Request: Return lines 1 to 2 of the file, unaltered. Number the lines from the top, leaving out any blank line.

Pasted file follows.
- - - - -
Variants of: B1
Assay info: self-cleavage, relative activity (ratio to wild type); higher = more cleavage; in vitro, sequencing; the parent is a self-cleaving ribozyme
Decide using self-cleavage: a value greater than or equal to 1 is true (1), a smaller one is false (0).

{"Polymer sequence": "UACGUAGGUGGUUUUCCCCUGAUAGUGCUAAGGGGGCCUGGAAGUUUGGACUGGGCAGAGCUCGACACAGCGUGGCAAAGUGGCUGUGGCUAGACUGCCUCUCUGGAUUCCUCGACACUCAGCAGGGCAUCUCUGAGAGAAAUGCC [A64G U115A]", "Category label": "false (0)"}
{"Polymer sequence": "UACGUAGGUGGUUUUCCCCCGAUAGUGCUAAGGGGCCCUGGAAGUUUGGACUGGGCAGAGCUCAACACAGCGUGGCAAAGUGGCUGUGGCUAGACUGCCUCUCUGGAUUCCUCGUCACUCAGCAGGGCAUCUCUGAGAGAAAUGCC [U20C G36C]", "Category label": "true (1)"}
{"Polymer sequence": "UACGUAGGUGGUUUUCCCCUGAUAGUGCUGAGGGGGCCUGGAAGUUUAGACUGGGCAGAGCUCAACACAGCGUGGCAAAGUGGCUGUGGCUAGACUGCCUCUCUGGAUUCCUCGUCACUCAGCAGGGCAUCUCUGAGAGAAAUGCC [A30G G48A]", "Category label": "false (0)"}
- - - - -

Variants of: B1
Assay info: self-cleavage, relative activity (ratio to wild type); higher = more cleavage; in vitro, sequencing; the parent is a self-cleaving ribozyme